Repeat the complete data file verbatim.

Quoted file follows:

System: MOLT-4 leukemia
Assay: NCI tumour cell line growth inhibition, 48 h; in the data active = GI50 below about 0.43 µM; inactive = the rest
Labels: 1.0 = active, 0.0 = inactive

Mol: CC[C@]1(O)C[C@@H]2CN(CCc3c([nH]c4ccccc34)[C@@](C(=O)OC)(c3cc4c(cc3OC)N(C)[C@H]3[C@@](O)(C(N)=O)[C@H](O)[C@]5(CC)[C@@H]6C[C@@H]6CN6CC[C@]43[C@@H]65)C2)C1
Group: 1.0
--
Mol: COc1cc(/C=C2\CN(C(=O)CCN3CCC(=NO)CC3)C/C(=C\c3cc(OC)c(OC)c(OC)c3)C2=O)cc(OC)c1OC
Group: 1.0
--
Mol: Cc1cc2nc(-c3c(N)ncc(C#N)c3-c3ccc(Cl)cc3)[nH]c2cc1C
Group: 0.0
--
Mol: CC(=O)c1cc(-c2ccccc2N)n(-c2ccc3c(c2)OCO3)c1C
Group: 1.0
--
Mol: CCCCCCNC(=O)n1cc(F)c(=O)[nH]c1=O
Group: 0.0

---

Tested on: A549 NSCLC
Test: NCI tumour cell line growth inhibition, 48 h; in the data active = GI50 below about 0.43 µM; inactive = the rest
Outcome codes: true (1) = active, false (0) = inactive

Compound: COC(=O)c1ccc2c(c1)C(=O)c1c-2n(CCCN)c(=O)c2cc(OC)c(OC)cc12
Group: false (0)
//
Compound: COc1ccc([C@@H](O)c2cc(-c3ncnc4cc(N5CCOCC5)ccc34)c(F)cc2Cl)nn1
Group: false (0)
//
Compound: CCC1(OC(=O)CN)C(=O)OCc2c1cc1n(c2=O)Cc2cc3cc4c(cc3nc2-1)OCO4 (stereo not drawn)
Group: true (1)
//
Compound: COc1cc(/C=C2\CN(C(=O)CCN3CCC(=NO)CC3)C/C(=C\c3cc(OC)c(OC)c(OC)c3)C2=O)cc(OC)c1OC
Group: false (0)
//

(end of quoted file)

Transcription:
System: MOLT-4 leukemia
Assay: NCI tumour cell line growth inhibition, 48 h; in the data active = GI50 below about 0.43 µM; inactive = the rest
Labels: 1.0 = active, 0.0 = inactive

Mol: CC[C@]1(O)C[C@@H]2CN(CCc3c([nH]c4ccccc34)[C@@](C(=O)OC)(c3cc4c(cc3OC)N(C)[C@H]3[C@@](O)(C(N)=O)[C@H](O)[C@]5(CC)[C@@H]6C[C@@H]6CN6CC[C@]43[C@@H]65)C2)C1
Group: 1.0
--
Mol: COc1cc(/C=C2\CN(C(=O)CCN3CCC(=NO)CC3)C/C(=C\c3cc(OC)c(OC)c(OC)c3)C2=O)cc(OC)c1OC
Group: 1.0
--
Mol: Cc1cc2nc(-c3c(N)ncc(C#N)c3-c3ccc(Cl)cc3)[nH]c2cc1C
Group: 0.0
--
Mol: CC(=O)c1cc(-c2ccccc2N)n(-c2ccc3c(c2)OCO3)c1C
Group: 1.0
--
Mol: CCCCCCNC(=O)n1cc(F)c(=O)[nH]c1=O
Group: 0.0

---

Tested on: A549 NSCLC
Test: NCI tumour cell line growth inhibition, 48 h; in the data active = GI50 below about 0.43 µM; inactive = the rest
Outcome codes: true (1) = active, false (0) = inactive

Compound: COC(=O)c1ccc2c(c1)C(=O)c1c-2n(CCCN)c(=O)c2cc(OC)c(OC)cc12
Group: false (0)
//
Compound: COc1ccc([C@@H](O)c2cc(-c3ncnc4cc(N5CCOCC5)ccc34)c(F)cc2Cl)nn1
Group: false (0)
//
Compound: CCC1(OC(=O)CN)C(=O)OCc2c1cc1n(c2=O)Cc2cc3cc4c(cc3nc2-1)OCO4 (stereo not drawn)
Group: true (1)
//
Compound: COc1cc(/C=C2\CN(C(=O)CCN3CCC(=NO)CC3)C/C(=C\c3cc(OC)c(OC)c(OC)c3)C2=O)cc(OC)c1OC
Group: false (0)
//